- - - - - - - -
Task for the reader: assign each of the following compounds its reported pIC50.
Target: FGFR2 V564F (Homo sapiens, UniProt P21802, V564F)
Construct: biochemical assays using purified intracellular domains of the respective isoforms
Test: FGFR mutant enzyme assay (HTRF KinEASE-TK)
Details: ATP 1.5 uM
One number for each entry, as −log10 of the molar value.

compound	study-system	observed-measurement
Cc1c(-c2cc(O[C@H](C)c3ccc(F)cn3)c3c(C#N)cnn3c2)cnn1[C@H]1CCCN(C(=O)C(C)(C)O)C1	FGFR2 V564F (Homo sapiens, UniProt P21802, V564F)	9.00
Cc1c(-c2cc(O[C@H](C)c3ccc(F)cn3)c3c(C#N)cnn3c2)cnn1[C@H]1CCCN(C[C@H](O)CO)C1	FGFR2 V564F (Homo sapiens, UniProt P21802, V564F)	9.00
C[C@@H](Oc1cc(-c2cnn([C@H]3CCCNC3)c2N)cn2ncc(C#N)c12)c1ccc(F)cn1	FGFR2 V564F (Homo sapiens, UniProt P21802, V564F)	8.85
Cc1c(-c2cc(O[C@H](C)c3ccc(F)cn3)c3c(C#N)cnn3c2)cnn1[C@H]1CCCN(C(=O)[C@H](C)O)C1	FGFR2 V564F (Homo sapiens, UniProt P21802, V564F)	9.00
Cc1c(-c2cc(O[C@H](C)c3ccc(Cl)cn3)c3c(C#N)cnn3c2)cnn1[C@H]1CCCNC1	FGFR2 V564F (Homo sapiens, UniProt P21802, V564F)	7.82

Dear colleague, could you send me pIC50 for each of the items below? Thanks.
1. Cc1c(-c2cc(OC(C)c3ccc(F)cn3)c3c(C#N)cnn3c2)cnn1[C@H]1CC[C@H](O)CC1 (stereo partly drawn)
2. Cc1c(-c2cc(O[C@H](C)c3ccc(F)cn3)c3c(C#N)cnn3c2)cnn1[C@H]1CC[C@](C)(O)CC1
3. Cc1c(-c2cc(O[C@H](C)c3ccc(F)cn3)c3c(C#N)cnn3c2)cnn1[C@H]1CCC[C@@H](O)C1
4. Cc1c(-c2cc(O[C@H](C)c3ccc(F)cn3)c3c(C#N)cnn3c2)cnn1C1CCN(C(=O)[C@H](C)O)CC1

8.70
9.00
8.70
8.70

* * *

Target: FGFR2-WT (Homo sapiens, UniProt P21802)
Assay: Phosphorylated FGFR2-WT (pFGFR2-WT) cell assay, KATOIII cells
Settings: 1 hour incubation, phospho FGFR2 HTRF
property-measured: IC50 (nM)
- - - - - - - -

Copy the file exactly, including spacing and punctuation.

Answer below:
Task for the reader: assign each of the following compounds its reported pIC50.
Target: FGFR2 V564F (Homo sapiens, UniProt P21802, V564F)
Construct: biochemical assays using purified intracellular domains of the respective isoforms
Test: FGFR mutant enzyme assay (HTRF KinEASE-TK)
Details: ATP 1.5 uM
One number for each entry, as −log10 of the molar value.

compound	study-system	observed-measurement
Cc1c(-c2cc(O[C@H](C)c3ccc(F)cn3)c3c(C#N)cnn3c2)cnn1[C@H]1CCCN(C(=O)C(C)(C)O)C1	FGFR2 V564F (Homo sapiens, UniProt P21802, V564F)	9.00
Cc1c(-c2cc(O[C@H](C)c3ccc(F)cn3)c3c(C#N)cnn3c2)cnn1[C@H]1CCCN(C[C@H](O)CO)C1	FGFR2 V564F (Homo sapiens, UniProt P21802, V564F)	9.00
C[C@@H](Oc1cc(-c2cnn([C@H]3CCCNC3)c2N)cn2ncc(C#N)c12)c1ccc(F)cn1	FGFR2 V564F (Homo sapiens, UniProt P21802, V564F)	8.85
Cc1c(-c2cc(O[C@H](C)c3ccc(F)cn3)c3c(C#N)cnn3c2)cnn1[C@H]1CCCN(C(=O)[C@H](C)O)C1	FGFR2 V564F (Homo sapiens, UniProt P21802, V564F)	9.00
Cc1c(-c2cc(O[C@H](C)c3ccc(Cl)cn3)c3c(C#N)cnn3c2)cnn1[C@H]1CCCNC1	FGFR2 V564F (Homo sapiens, UniProt P21802, V564F)	7.82

Dear colleague, could you send me pIC50 for each of the items below? Thanks.
1. Cc1c(-c2cc(OC(C)c3ccc(F)cn3)c3c(C#N)cnn3c2)cnn1[C@H]1CC[C@H](O)CC1 (stereo partly drawn)
2. Cc1c(-c2cc(O[C@H](C)c3ccc(F)cn3)c3c(C#N)cnn3c2)cnn1[C@H]1CC[C@](C)(O)CC1
3. Cc1c(-c2cc(O[C@H](C)c3ccc(F)cn3)c3c(C#N)cnn3c2)cnn1[C@H]1CCC[C@@H](O)C1
4. Cc1c(-c2cc(O[C@H](C)c3ccc(F)cn3)c3c(C#N)cnn3c2)cnn1C1CCN(C(=O)[C@H](C)O)CC1

8.70
9.00
8.70
8.70

* * *

Target: FGFR2-WT (Homo sapiens, UniProt P21802)
Assay: Phosphorylated FGFR2-WT (pFGFR2-WT) cell assay, KATOIII cells
Settings: 1 hour incubation, phospho FGFR2 HTRF
property-measured: IC50 (nM)